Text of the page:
Are You Sure?

Keith Crosby 

Recently, athlete and TV personality Bruce Jenner decided to live his life as a woman. During a television interview, he described how he’s always felt like a woman trapped in a man’s body. Do feelings matter?

In 2013, California Governor Jerry Brown signed legislation into law that empowers public school children to reassign their gender as they see fit. In fact, the U.S. Department of Justice recently compelled the Arcadia School system to make special accommodations for transgendered school children who wish to reassign from a girl to a boy or a boy to a girl, ruling that the student’s gender is whatever they feel it is. What makes a man a man, or a woman a woman? Is it physical appearance, genetics, biology, or feelings?

What if I decide in my heart of hearts that I am a Native American trapped in a Caucasian body? What if I come to believe in my heart of hearts that I am a member of the Pechanga Band? Would feeling it make it so, no matter how sincere I felt? Should I sue to obtain my rightful share of casino profit sharing?

A recent survey taken indicated that 77% of American self-identify as Christian. However, some of those polled did not believe that Jesus Christ ever existed. A number of those surveyed did not believe that Jesus Christ was resurrected. Others surveyed believed that Jesus wrongly taught that He was the only way to heaven and He was not the way, the truth, or the life---and that there were many ways to heaven besides Jesus. Still others did not believe in God or an afterlife. But all these people felt they were Christians. Do such feelings matter? Does feeling it make it so?  What does Jesus say?

"Not everyone who says to me, 'Lord, Lord,' will enter the kingdom of heaven, but the one who does the will of my Father who is in heaven.  On that day many will say to me, 'Lord, Lord, did we not prophesy in your name, and cast out demons in your name, and do many mighty works in your name?'  And then will I declare to them, 'I never knew you; depart from me, you workers of lawlessness."  (Matthew 7:21-23).

Jesus says a few things that should cause us to examine our relationship with and our claim on Him. First, Jesus says that not everyone who believes they know Him, or calls Him Lord will enter into the Kingdom of Heaven (verse 21):  “Not everyone who says to me, 'Lord, Lord,' will enter the kingdom of heaven (Matthew 7:21).” Maybe these folks (the “not everyone’s”) are the rare exception. The trouble is that verse 22 indicates otherwise: “On that day many will say to me, 'Lord, Lord, did we not prophesy in your name, and cast out demons in your name, and do many mighty works in your name?” Could it be that many if not most people get it wrong?

Does feeling you’re a Christian make you a Christian? It looks like the “many” in verse 22 do a lot of religious things: prophesy in Jesus’ name, cast out demons in Jesus’ name, and perform many mighty works in Jesus name. Doesn’t that count for something? What does Jesus say? “And then will I declare to them, 'I never knew you; depart from me, you workers of lawlessness (v. 23).”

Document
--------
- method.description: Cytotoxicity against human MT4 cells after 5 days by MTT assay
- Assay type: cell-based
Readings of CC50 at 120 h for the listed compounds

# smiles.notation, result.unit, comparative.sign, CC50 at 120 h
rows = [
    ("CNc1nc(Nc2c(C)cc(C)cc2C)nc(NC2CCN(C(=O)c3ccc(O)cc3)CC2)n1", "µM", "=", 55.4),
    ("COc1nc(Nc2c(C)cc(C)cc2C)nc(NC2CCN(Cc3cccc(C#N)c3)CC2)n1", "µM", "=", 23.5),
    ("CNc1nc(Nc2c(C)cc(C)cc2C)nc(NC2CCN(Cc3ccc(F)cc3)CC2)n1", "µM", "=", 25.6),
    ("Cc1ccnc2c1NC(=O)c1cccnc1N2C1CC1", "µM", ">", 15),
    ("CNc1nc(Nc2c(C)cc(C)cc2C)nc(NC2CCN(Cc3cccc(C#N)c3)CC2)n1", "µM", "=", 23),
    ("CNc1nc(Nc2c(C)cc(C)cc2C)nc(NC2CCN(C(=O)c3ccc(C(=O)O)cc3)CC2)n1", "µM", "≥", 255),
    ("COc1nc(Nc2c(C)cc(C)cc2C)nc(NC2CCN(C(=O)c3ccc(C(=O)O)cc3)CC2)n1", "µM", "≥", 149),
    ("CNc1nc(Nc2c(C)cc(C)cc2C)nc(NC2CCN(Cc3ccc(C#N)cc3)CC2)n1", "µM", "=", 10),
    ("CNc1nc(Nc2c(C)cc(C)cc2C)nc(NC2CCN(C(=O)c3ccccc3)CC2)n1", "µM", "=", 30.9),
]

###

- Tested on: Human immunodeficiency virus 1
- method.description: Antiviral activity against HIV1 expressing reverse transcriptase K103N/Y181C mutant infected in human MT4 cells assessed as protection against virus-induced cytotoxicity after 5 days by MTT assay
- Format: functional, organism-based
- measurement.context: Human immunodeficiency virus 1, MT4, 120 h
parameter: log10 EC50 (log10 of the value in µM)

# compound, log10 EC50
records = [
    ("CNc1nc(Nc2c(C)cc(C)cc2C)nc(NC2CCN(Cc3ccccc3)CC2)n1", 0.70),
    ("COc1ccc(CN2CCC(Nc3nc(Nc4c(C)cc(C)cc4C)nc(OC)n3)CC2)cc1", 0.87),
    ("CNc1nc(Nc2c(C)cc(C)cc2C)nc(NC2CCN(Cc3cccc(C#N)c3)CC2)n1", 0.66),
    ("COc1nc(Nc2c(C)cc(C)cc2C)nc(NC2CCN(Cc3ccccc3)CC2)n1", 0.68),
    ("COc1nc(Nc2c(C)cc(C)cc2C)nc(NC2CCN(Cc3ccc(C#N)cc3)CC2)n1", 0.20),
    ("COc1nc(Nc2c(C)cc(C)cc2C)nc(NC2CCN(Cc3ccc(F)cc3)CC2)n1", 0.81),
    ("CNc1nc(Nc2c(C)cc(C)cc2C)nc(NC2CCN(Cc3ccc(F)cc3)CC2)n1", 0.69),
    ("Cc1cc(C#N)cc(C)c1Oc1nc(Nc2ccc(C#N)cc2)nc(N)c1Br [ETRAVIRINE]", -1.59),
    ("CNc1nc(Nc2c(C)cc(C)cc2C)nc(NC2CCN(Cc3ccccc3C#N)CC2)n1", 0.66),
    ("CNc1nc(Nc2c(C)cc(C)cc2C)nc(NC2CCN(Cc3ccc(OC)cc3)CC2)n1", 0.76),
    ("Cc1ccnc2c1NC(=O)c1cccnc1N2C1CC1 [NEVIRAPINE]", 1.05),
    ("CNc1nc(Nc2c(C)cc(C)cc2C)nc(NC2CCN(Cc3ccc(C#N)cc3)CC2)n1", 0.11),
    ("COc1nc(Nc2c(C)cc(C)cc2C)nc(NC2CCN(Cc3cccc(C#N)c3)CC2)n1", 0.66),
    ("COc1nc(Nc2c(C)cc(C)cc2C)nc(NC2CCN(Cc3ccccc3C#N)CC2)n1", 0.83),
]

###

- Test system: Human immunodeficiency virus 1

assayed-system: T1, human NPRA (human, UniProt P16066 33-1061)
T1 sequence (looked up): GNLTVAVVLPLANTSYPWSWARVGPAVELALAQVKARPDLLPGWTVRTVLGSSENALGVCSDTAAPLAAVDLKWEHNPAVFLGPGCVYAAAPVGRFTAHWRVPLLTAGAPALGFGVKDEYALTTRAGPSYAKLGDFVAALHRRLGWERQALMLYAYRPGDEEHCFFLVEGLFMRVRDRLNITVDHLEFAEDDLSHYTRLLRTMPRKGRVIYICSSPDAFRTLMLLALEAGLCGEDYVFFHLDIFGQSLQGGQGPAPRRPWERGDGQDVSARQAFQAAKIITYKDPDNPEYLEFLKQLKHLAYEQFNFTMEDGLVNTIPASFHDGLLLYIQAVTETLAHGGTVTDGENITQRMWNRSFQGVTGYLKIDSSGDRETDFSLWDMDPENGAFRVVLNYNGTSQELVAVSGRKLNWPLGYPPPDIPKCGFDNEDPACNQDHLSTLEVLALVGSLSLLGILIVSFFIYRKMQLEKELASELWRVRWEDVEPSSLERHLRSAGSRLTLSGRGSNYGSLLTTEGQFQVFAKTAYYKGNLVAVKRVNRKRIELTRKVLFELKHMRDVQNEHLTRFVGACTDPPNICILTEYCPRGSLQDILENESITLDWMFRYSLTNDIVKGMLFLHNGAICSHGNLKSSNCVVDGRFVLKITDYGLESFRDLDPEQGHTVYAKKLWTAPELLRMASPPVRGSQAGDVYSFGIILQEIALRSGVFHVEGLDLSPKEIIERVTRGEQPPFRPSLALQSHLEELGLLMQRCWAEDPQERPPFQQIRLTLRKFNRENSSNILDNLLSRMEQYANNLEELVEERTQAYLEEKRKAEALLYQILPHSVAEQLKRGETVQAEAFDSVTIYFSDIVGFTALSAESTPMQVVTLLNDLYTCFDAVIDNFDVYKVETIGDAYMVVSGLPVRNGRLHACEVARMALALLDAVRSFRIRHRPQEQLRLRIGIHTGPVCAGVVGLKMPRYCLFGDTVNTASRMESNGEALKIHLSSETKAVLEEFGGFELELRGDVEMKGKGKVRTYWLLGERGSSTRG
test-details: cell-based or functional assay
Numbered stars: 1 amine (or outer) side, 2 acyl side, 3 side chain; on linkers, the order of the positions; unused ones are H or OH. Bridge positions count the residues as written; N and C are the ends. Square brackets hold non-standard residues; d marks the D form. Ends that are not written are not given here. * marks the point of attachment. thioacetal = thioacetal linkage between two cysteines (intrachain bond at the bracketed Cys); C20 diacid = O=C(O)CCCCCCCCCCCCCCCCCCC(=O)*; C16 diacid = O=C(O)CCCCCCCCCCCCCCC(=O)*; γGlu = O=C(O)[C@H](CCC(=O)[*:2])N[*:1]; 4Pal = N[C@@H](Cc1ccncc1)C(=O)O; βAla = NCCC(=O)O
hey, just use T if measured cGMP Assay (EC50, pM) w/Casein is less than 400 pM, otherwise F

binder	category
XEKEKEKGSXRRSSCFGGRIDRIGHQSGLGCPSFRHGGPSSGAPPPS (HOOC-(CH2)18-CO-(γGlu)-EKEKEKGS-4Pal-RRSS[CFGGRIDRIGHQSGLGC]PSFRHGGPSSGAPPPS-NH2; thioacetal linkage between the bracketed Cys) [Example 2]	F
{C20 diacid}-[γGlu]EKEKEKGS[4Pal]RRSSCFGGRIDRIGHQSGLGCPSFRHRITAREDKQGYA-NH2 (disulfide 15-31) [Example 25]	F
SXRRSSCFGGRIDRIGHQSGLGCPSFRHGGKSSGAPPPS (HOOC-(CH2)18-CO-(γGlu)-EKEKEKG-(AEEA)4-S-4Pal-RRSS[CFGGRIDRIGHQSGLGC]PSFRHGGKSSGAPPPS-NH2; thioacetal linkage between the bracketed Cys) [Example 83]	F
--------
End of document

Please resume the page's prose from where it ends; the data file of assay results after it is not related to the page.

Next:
In verse 23, He shows us that our feelings don’t assure salvation (I never knew you; depart from me). These people felt strongly that they belonged to Jesus, but He rejects them---“I never knew you.” He dismisses them from His sight---“depart from Me.” Then He labels everything they did in His name as “lawlessness.”

It is not our feelings that assure us of our salvation. It is not our claim on Christ, but His claim on us. These people call Him Lord 4 times. Three times they declare they’ve done religious activity befitting of salvation. They feel like Christians like Bruce Jenner believing he’s a woman, or me believing I’m a Native American. But just believing that you’re a Christian doesn’t make it so. So what does? Jesus provides the answer in Matthew 7:21b: “"Not everyone who says to me, 'Lord, Lord,' will enter the kingdom of heaven, but the one who does the will of my Father who is in heaven.” Is this about “works”---earning one’s way to heaven? Nope. It’s about a devotion to God that is so strong that it reveals the presence and existence of genuine saving faith. It’s the kind of devotion demonstrates a faith that puts God’s will ahead of our own. We are saved through faith, not works (Ephesians 2:8-9; Titus 3:5). But that faith produces fruit in a genuine believer’s life and it shows a desire to be habitually submitting to and surrendered to God.

This is a faith that produces a desire in me to deny myself daily, take up my cross and follow Christ no matter the cost (Matthew 16:24). I can stand in a pulpit, but that doesn’t make me a Christian any more than standing in a restaurant makes me a hamburger. Neither does teaching a class, handing out bulletins or singing in a choir. Are you trusting Christ to the point that you’d go anywhere He wanted to take you and give up anything He asked you to? It’s that kind of devotion that points to a genuine saving faith. Are you willing to surrender your will, your rights, and your past, present and future to Jesus? If you haven’t already, do it now. Ask Him to come into your heart and save you because just feeling it does not make it so. Entrust yourself to Christ by repenting of your sin and turning to Him for salvation.


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